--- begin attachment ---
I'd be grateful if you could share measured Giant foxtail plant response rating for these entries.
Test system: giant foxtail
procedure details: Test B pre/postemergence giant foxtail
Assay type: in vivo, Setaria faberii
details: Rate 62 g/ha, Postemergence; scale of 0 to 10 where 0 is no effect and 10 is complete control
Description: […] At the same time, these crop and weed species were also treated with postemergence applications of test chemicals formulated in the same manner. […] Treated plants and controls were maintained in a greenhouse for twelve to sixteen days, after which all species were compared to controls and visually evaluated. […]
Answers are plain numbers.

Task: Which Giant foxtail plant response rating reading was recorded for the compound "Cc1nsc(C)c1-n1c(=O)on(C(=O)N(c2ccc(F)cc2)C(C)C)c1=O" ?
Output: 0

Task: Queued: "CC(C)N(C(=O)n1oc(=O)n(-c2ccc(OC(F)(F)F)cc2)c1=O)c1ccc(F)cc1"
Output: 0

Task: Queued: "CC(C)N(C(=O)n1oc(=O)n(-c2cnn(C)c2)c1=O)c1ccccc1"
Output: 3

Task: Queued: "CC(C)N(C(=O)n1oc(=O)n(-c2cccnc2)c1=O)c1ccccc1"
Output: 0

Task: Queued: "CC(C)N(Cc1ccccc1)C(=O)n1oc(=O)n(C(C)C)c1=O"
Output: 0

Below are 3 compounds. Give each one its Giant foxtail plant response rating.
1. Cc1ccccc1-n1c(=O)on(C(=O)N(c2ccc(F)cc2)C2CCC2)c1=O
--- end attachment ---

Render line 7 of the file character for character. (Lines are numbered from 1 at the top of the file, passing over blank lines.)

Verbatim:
Answers are plain numbers.